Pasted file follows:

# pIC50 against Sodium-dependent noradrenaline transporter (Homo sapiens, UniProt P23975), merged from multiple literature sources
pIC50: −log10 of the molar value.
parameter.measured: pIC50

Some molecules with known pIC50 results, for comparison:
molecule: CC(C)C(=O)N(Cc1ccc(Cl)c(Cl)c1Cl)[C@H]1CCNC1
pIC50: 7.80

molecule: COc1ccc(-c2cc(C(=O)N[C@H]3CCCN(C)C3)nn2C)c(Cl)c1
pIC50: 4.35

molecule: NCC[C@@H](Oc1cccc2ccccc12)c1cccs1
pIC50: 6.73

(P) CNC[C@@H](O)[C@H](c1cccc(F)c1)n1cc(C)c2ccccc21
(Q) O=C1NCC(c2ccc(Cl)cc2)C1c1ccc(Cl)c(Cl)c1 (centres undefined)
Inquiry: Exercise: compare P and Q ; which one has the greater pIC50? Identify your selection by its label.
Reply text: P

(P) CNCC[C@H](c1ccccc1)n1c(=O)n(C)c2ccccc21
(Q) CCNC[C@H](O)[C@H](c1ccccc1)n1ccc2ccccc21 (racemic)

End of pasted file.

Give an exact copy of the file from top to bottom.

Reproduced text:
# pIC50 against Sodium-dependent noradrenaline transporter (Homo sapiens, UniProt P23975), merged from multiple literature sources
pIC50: −log10 of the molar value.
parameter.measured: pIC50

Some molecules with known pIC50 results, for comparison:
molecule: CC(C)C(=O)N(Cc1ccc(Cl)c(Cl)c1Cl)[C@H]1CCNC1
pIC50: 7.80

molecule: COc1ccc(-c2cc(C(=O)N[C@H]3CCCN(C)C3)nn2C)c(Cl)c1
pIC50: 4.35

molecule: NCC[C@@H](Oc1cccc2ccccc12)c1cccs1
pIC50: 6.73

(P) CNC[C@@H](O)[C@H](c1cccc(F)c1)n1cc(C)c2ccccc21
(Q) O=C1NCC(c2ccc(Cl)cc2)C1c1ccc(Cl)c(Cl)c1 (centres undefined)
Inquiry: Exercise: compare P and Q ; which one has the greater pIC50? Identify your selection by its label.
Reply text: P

(P) CNCC[C@H](c1ccccc1)n1c(=O)n(C)c2ccccc21
(Q) CCNC[C@H](O)[C@H](c1ccccc1)n1ccc2ccccc21 (racemic)